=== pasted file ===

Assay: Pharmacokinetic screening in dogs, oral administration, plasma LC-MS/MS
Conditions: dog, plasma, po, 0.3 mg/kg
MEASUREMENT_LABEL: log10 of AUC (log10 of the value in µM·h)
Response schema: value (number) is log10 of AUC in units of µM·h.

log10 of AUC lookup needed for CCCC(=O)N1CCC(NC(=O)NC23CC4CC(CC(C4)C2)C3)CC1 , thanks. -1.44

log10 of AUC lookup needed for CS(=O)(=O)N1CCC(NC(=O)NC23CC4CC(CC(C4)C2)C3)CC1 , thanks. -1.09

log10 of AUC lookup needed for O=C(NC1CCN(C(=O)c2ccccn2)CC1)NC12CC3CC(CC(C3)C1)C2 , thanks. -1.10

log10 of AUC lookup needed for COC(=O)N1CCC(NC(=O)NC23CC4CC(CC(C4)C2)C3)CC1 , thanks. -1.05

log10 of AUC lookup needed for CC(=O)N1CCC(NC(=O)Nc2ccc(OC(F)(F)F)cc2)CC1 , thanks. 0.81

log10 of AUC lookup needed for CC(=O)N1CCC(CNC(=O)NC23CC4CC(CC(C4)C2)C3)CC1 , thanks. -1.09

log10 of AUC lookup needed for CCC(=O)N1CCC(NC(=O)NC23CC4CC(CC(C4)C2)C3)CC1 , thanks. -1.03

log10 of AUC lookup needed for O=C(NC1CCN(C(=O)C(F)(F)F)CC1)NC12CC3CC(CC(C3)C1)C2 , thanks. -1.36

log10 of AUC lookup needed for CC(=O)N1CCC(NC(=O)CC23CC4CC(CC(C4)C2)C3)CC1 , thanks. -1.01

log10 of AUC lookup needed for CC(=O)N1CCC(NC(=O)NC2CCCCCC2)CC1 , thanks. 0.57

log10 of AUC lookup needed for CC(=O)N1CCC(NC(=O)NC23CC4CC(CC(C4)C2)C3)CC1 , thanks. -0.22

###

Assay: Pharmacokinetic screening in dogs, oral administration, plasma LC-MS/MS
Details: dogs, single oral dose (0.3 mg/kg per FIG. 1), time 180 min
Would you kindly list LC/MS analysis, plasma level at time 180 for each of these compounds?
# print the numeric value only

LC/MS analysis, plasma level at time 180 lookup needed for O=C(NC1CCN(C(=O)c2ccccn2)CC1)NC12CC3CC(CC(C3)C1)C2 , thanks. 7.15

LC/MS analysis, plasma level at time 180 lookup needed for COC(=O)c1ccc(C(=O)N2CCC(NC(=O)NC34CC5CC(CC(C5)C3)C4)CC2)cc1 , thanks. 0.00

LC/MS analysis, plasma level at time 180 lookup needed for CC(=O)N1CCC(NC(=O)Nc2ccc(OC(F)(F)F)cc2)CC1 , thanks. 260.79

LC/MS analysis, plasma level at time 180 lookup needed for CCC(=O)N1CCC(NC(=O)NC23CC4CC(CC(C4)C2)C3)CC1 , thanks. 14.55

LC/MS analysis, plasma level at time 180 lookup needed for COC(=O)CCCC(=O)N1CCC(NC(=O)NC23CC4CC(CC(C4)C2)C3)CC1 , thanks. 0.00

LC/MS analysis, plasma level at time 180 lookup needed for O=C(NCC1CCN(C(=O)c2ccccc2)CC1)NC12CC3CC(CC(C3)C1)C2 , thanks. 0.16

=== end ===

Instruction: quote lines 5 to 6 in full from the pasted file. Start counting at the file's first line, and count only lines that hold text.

log10 of AUC lookup needed for CCCC(=O)N1CCC(NC(=O)NC23CC4CC(CC(C4)C2)C3)CC1 , thanks. -1.44

log10 of AUC lookup needed for CS(=O)(=O)N1CCC(NC(=O)NC23CC4CC(CC(C4)C2)C3)CC1 , thanks. -1.09